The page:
How Well do you Know Your Irish Slang?
By: John Miller
About This Quiz
Slainte, you lovers of all things Celtic! The magical island of Ireland has spawned generations of mystical legends and lore, and not a little lingo. How much do you know about Irish slang?
What would you do with the "telly"?
The telly, of course, is the television. Telly is a common word for TV in the areas around the United Kingdom.
If your little Irish child does well on a school assignment, what might you say?
"Fair play to you, little one." It means that they did a good job.
If something is "brilliant," it is _____.
If something -- anything -- is "brilliant," it is rather good. Or it might even be great.
Why is your toddler "in bits"?
Oh, your little boy is in bits because you won't let him eat that food he found in the dirt. "In bits" means very upset.
You accidentally ran over him with the lawn mower
He's eating bits of cracker in the dirt
What's more likely to be "grand"?
If something is "grand," it's rather good. And an attractive redhead in Ireland is a grand thing, indeed.
A delicacy made from rotten potatoes
What does it mean if your best mate got "topped"?
"Topped" means killed. "Poor Joseph, he went off to the war and got topped. I guess we'll see his whole family at the wake."
He rode an amusement park ride
If you're a tourist with a camera in Ireland, you'll definitely take some _____.
You'll want a lot of "snaps" of the places you see in Ireland. And if you meet some nice people, you might want pictures of them, too.
True or false, if you have a child, do you want her to be a "spalpeen"?
A spalpeen is kind of an irresponsible moron. So you probably don't want that kind of future for your red-headed child.
In Ireland, what is "craic"?
In Ireland, a craic is a good, rollicking time. Whether you're a local or a tourist, a craic is always a welcome respite from hard times.
In Ireland, what does it mean if someone says, "slainte"?
In Ireland, during a good craic, many people will say, "slainte!" It means cheers, and it's pronounced, "slon-chuh."
Why would someone be "legless"?
He fought in the Great War
To be legless means to be drunk. Because when you're really drunk, you can't seem to get your legs under you.
If your significant other has a bad day and needs to vent about it, he's going to do what?
"Come on now, give out. It'll make you feel better if you talk about how awful your boss is."
If you want someone to listen to you, you might say what?
Sometimes you have to really press some one to pay attention to you. "Come here to me," and listen up, because I have something important to say to you.
If someone drinks too much at the local tavern, he is _____.
"Watch out for that McVicker guy, he drank too much and now he's jarred!" Jarred means overly intoxicated.
The word "right" is often used to express what, exactly?
"He was right angry after his cow got hit by that train!" "Right" is often used to describe the intensity of a statement or condition.
What's it mean if someone asks you, "How are you keeping"?
"Do you like my potato casserole?"
It's a pleasantry and a point of small talk. "How are you keeping" simply means, "How are you doing?"
What's another way to ask someone how they are doing?
It's a phrase with agricultural origins. "How's she cutting," is a phrase often used to ask someone how they are doing.
In Ireland, what would you put in the "skip"?
The "skip" is the garbage bin. So if you need to throw something in the skip, make sure it belongs there or you'll never get it back.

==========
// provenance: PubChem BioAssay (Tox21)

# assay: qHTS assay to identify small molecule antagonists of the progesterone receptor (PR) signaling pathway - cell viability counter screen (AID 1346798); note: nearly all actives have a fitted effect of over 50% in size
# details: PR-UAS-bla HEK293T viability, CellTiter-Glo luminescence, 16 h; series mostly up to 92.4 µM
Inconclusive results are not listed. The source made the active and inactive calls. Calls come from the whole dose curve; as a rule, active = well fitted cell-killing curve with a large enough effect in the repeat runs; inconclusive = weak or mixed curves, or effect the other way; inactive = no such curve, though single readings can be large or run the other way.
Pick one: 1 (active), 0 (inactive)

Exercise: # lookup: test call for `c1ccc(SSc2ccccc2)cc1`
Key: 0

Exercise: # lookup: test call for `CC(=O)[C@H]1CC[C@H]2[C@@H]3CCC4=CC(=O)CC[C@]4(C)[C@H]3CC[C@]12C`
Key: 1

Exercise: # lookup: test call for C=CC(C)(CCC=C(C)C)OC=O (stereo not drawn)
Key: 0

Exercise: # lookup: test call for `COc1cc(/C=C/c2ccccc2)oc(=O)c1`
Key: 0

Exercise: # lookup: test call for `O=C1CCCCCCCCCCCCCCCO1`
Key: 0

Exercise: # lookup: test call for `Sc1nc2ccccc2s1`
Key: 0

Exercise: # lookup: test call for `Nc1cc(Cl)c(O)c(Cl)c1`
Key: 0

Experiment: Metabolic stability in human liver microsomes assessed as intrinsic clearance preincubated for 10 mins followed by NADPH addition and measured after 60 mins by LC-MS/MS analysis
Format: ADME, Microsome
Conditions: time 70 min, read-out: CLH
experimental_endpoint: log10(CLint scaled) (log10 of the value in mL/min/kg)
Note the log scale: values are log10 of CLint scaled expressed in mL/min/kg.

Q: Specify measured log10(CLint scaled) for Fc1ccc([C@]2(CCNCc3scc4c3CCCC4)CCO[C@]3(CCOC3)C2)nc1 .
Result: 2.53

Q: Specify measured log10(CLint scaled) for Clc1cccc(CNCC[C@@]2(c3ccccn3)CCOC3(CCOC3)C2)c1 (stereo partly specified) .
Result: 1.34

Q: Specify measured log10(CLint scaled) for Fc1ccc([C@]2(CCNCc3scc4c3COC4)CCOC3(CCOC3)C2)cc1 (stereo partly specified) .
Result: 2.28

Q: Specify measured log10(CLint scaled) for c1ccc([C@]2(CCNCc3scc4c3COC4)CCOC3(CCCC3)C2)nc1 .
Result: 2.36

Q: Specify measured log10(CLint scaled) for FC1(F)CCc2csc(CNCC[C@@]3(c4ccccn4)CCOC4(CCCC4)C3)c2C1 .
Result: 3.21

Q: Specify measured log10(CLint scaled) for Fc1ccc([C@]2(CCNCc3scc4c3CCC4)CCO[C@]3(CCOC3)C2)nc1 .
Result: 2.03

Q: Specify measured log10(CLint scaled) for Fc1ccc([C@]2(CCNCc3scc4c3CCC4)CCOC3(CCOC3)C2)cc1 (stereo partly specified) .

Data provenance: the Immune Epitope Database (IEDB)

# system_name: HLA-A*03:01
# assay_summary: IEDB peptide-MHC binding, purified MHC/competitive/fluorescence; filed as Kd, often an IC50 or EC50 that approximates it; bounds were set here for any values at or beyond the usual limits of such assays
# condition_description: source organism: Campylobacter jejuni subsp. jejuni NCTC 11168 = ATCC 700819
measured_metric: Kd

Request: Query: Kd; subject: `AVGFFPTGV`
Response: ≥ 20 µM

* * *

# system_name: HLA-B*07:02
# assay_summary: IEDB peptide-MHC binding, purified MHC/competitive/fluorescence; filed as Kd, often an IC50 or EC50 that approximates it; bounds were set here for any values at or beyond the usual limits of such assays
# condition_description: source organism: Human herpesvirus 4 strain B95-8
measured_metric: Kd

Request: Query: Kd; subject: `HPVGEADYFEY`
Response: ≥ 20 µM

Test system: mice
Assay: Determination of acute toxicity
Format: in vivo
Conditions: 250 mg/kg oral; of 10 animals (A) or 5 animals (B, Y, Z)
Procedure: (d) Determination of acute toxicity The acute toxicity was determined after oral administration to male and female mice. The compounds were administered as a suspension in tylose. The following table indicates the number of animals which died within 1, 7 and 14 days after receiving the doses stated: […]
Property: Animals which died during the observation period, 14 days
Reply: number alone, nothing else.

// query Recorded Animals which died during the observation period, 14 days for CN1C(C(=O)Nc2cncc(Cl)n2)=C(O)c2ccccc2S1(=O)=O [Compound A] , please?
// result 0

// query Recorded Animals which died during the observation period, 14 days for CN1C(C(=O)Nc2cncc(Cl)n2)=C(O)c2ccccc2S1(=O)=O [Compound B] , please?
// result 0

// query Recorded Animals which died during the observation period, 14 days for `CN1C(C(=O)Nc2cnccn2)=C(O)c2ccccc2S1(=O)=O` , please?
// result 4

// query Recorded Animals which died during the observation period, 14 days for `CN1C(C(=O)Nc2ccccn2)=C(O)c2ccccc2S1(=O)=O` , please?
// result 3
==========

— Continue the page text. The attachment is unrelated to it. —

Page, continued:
A certain species of weasel
If someone is feeling "gutted," how are they doing?
When the worst of life hits, you might feel gutted. It means that you're very, very upset about something.
What's most likely to happen to a "gurrier"?
A gurrier is a juvenile delinquent. If he can't change his ways, he'll get arrested.
He'll become prime minister
He'll eat 10 pounds of potatoes in one sitting
If your tractor is "banjaxed," what is it?
Complete with plumbing and air conditioning
It means it's broken. "That tractor is banjaxed! Now we'll never get our chores done in time to join in the craic!"
What does it mean if someone is "not the full shilling"?
They don't have any Guinness beer
"That weird lad, he's not the full shilling." It means that someone isn't all there, perhaps out of stupidity or just bad genes.
Something that's really great
Something that's deadly isn't likely to kill you. It means that something is really, really great.
What would you do with "drisheen"?
Crush it with broken glass
Drisheen is a type of blood sausage. So you'd be likely to eat it, and you'll love it, we promise!
What does it mean if you "call" on someone?
You sent them a Facebook message
You called them on the phone
You met up with them in person
This one isn't unique to just Ireland. If you call on someone, it means you're visiting them in person.
Why would you tell someone to "lay off"?
You are quitting your job
You want them to leave you alone
"Lay off, man, I'm tired of feeling wrecked over this potato famine!" To "lay off" means to leave someone alone.
What's slang for the men's restroom?
Too much of that Irish bitter and now you have to pee. Better find the jacks so you can relieve yourself!
If the craic takes a sour turn and people get angry, they might end up in what?
Too much Irish beer might result in a row, or a fight. Row rhymes with cow, not how.
If you're going to "kip," what are you going to do?
Too much of the craic will leave you feeling a wee bit weary. Better take a kip (nap) and rest up a bit.
Why are you "wrecked"?
You ate too many potatoes
You're really, really tired
After working all day long and then partying with your friends all night, you're wrecked. You need a kip, or better yet, a good night's sleep.